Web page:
Meet 3MT participants
Find out what past participants have to say about their 3MT experience.
Mallory Sea | 2019 Masters Runner-Up
The 3MT competition was a great opportunity for me to break down complex information in a way that could be useful to the general public.
"The experience helped me think about what points were most important to convey to a generalized audience and how to sell my research ideas in a very short timeframe.
"At 3MT I was able to connect with students from other departments and learn about other research happening within the University."
Watch Mallory's 3MT presentation - and those of the other 2019 participants - here: 2019 winners.
Celia Keane | 2018 Doctoral Winner
"Participating in the 3MT competition was a nice challenge as the format was so different and it was an entirely new audience! I was worried that my research didn’t fit in with what others were presenting, but when I entered I was pleased to see the huge variation of research and research methodologies going on at the University of Auckland."
I'm not a natural public speaker, but I knew 3MT would be a great opportunity to gain public speaking experience.
"I would encourage everyone to consider being involved for two reasons: firstly, it is a great experience for personal and professional growth to be able to address an audience who are not within your field and in such a short time; secondly, you have a lot of fun and meet some amazing people who are doing fantastic things and may also be able to challenge you or collaborate with you."
Watch Celia's 3MT presentation - and those of the other 2018 participants - here: 2018 winners.
Georgia Watson | 2018 Masters Winner
"As someone who has always enjoyed giving speeches and presenting on topics I am passionate about, I thought 3MT would be a great opportunity to showcase my thesis, and see the other research being conducted at the university.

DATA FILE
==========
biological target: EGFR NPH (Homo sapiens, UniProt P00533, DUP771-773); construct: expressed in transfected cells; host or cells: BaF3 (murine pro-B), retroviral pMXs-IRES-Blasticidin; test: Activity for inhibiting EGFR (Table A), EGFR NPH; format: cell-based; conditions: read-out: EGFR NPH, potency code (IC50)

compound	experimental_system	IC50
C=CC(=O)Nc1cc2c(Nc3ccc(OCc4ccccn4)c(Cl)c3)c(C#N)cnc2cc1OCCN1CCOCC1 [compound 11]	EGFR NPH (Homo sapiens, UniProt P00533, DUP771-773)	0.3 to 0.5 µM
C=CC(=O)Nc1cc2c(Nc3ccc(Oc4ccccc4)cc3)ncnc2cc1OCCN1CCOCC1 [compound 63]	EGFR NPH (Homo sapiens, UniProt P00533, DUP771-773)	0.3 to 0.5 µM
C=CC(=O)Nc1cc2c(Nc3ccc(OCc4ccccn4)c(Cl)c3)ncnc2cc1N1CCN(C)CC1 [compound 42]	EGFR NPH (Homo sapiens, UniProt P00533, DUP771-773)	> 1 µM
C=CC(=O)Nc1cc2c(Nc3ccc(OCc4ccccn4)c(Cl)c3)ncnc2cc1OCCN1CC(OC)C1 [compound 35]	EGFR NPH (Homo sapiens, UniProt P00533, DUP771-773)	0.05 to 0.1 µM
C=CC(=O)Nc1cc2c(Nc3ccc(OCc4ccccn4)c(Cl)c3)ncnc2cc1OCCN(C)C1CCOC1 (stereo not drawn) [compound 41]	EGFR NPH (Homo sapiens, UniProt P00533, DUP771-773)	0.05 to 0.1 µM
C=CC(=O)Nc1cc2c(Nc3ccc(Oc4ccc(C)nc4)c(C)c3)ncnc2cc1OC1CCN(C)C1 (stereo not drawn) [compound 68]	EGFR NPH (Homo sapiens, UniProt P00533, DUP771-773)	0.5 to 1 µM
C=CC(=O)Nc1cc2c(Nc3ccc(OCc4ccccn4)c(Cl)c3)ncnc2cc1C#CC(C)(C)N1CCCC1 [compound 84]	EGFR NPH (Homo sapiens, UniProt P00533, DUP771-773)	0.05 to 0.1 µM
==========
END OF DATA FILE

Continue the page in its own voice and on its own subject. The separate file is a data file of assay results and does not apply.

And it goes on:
"I found the best way to explain technical components of my thesis was to use analogies, which served to simplify the concepts and keep them engaging. I also made sure to relate back to the human aspect of my thesis and the reasoning behind why I was doing this research. In terms of timing, it was trial and error – seeing what I could simplify or simply not discuss, without taking away from the core values of my research."
I thoroughly enjoyed the competition – it’s one of the best ways to see the incredible research that is happening at the university.
"Three Minute Thesis is a great way for students to learn how to summarize your own research, and how to communicate your research effectively to others. No matter what degree you are doing, it always comes down to communication and presentation, whether that be to your peers or at conferences."
Watch Georgia's 3MT presentation - and those of the other 2018 participants - here: 2018 winners.
Tepora Pukepuke | 2016 Finalist
"3MT was well promoted at the Epsom campus where I study. Professors let us know that competing would raise our personal student profiles (great for future scholarships and research assistant jobs), showing ourselves to be making contributions to student life, and important to the thesis writing – 3MT helps to sort out your ideas and get good writing flowing."
I read some of the literature and found that this competition has produced a world-wide phenomena of students who are articulate and succinct.
"It was tough to register. I really wasn’t sure I could do it – stand in front of people and try to say everything I had to say in three minutes. Nevertheless, I did what the organisers said; I looked at the past videos, I went to the workshops, I put a lot of time into my script. And, I got steely tough on the inside.
"I’ve competed a few times, now. The first time I almost cried and wanted to run from the room. But I decided I would do it. The adrenaline rush when I finished was so satisfying. I wasn’t sure I could do it and I did."
Watch videos from the 2016 competition here: 2016 winners.